10 Best Trail Shoes For Pilgrims Walking Camino De Santiago 2019

Buy at REI | Amazon | Backcountry | Zappos

The La Sportiva Akasha is an amazing shoe, and it was the shoe I wore most in 2016. Despite the high stack height of the midsole, the Akasha retains a great deal of stability by using a dense midsole compound and adding plastic stability elements in the heel. The upper on the Akasha is overbuilt, but it adds lateral stability and keeps my foot from sliding around too much on the high platform. The Akasha uses the same FriXion red outsole compound found on the LS Akyra and Bushido, but with a more aggressive tread pattern.

Best For: Hikers looking to add additional cushion for long days on the trail
 Lots of cushion, dynamic outsole
Cons: Sidehill instability

5.) Hoka Speedgoat 3

Price: $140
Drop: 4mm (32mm to 28mm)
Weight: 9.80 oz

10 Best Trail Shoes For Pilgrims Walking Camino De Santiago 2019

Buy at REI

I’m a very recent convert to the world of Hoka One One. For those unfamiliar, Hoka exploded on the trail running scene a few years ago with their max cushion shoes. Many friends and bloggers swore by Hokas, and praised the shoe’s ability to prevent foot and leg fatigue on longer outings. I tried a few early models of Hoka trail shoes and found them to be a little too sloppy and mushy for my use. That all changed for me this year when I tried the Speedgoat 2 and Evo Mafate. I use them primarily for trail running, but find them to be stable enough for hiking as well. If you’re suffering from foot fatigue or ailments like metatarsalgia, you’ll love these max cushion shoes. The new Speedgoat 3 has a precise and secure fit with a grippy outsole. The midsole is really soft though, so only go for these if you’re carrying a light pack.

Best For: Hikers looking for a max cushion shoe that still provides a secure fit and amazing traction
 Lots of cushion, Vibram Mega Grip outsole
Cons: Instability for those with heavier packs and a narrow toe box

6.) Hoka Challenger ATR 5

Price: $130
Drop: 6mm (31mm to 26mm)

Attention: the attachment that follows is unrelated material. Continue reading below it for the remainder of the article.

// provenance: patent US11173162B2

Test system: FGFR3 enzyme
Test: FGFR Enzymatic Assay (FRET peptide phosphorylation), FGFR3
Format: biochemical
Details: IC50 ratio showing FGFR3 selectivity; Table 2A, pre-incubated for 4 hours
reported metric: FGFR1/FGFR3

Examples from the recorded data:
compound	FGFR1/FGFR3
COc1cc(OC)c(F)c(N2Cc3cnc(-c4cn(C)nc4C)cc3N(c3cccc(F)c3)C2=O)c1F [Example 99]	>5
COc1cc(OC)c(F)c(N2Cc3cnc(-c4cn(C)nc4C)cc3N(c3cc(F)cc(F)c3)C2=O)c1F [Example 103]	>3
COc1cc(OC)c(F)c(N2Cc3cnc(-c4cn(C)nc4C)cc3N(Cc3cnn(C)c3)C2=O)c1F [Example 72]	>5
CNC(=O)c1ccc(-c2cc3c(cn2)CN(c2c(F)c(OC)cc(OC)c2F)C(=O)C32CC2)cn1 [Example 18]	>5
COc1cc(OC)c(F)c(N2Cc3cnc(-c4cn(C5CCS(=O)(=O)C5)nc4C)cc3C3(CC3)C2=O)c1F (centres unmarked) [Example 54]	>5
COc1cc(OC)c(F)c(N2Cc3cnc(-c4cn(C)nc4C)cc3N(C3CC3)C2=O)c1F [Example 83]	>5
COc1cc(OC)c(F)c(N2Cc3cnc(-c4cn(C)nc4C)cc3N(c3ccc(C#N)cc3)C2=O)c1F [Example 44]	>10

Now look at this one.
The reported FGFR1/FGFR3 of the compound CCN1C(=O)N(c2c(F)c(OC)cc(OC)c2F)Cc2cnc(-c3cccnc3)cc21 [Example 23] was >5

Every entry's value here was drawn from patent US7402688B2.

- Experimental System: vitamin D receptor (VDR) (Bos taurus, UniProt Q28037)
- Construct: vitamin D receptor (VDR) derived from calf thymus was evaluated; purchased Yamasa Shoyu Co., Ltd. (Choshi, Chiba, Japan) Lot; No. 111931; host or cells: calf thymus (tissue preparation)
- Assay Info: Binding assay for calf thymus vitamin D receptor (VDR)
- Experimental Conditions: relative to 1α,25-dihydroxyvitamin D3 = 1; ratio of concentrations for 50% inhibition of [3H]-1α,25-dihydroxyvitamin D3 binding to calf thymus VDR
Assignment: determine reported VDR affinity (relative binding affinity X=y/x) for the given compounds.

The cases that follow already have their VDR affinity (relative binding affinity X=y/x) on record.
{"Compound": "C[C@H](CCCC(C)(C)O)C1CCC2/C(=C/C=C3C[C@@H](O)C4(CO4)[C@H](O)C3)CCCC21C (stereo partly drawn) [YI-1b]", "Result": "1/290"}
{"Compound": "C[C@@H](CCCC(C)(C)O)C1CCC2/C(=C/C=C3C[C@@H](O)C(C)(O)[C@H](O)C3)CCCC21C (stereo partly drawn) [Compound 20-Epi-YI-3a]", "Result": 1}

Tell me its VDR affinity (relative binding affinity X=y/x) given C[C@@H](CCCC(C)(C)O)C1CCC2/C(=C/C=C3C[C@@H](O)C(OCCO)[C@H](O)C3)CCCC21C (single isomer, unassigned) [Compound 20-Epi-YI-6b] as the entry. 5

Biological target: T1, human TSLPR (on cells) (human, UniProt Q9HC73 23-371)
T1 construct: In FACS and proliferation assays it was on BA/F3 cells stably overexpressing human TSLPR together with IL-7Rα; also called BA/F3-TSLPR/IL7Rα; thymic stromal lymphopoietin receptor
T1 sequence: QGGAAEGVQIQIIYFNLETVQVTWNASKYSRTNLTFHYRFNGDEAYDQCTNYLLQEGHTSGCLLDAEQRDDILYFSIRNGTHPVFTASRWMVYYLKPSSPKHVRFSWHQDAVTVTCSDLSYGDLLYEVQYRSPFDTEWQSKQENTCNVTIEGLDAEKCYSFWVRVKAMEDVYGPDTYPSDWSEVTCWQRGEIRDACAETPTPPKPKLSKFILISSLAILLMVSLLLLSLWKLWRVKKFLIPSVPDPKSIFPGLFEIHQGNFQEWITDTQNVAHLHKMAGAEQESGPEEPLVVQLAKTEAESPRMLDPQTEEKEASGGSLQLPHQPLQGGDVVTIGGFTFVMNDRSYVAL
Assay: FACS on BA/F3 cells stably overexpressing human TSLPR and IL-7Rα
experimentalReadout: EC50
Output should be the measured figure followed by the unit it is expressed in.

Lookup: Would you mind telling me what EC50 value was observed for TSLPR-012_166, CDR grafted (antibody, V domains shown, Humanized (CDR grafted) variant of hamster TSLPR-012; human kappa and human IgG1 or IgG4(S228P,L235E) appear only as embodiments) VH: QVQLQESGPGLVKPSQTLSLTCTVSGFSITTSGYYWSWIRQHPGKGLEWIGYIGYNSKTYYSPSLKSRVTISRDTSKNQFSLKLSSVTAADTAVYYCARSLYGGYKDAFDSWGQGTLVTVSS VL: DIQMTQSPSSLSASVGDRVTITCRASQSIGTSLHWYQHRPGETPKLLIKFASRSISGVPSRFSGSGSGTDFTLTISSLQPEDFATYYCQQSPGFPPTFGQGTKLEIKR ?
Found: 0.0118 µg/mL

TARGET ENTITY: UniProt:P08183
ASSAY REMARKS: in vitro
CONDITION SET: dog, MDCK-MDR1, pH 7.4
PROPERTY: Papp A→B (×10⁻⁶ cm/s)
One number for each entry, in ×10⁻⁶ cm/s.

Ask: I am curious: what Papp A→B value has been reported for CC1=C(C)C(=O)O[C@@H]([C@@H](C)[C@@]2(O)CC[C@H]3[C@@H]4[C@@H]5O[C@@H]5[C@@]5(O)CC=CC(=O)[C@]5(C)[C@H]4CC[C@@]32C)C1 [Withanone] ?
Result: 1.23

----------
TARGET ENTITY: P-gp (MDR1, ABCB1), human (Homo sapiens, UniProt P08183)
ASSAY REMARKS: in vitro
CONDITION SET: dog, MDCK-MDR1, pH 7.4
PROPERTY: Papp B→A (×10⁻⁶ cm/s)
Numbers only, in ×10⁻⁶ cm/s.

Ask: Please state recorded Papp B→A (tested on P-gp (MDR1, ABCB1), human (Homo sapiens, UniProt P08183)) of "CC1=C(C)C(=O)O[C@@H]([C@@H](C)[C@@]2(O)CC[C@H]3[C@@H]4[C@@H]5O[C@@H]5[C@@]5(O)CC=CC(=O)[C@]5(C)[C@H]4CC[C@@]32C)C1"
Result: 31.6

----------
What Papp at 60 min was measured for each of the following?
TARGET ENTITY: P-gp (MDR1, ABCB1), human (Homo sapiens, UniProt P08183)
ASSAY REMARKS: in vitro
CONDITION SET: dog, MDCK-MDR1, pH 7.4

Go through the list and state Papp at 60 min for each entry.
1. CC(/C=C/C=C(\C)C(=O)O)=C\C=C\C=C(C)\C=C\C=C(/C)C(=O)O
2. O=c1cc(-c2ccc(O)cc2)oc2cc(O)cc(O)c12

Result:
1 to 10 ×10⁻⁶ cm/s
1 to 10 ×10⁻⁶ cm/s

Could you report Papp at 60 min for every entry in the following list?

Weight: 9.7 oz

10 Best Trail Shoes For Pilgrims Walking Camino De Santiago 2019

Buy at REI

You can read my section above for the Speedgoat 3 if you’re wondering why I’ve added max cushion trail shoes to a hiking list. The Challenger ATR 5 will give you a little more of a firm ride when compared to the Speedgoat 3 and much better fit in the toebox. The only downside is that it has more of a running shoe outsole.

Best For: Hikers looking for a max cushion shoe that still provides a secure fit
 Lots of cushion and great fit
Cons: Sidehill instability and minimal grip on wet trails

7.) Altra Lone Peak 4

Price: $120
Drop: 0mm (25mm to 25mm)
Weight: 10.2 oz
My Review

10 Best Trail Shoes For Pilgrims Walking Camino De Santiago 2019

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The Altra Lone Peak is the king of the JMT, PCT, AT, and just about any other thru-hike you can mention. That title was once held by the Brooks Cascadia, but the Cascadia’s had some fit and durability issues in recent years. The Lone Peaks have gotten better with each version and have spread like wildfire on the trail due to the supreme comfort of their ‘foot shaped’ toe box. The Lone Peak offers adequate underfoot protection with 25mm of cushion and a stone guard. I wish the outsole was a little grippier on slick surfaces, but there aren’t many of those on a Camino walk. If you’re looking for a trail shoe that fits and feels like a slipper, the Lone Peak is for you. Just make sure to give yourself a few months to adjust to the 0-drop before embarking on your pilgrimage.

Best For: Hikers prone to blisters and foot swelling.
 Wide toebox, comfortable fit, affordable, wide availability
Cons: Zero drop platform requires an adjustment period

8.) Adidas Terrex Swift R2

Price: $115
Drop: 10mm
Weight: 13.6 oz
My Review

10 Best Trail Shoes For Pilgrims Walking Camino De Santiago 2019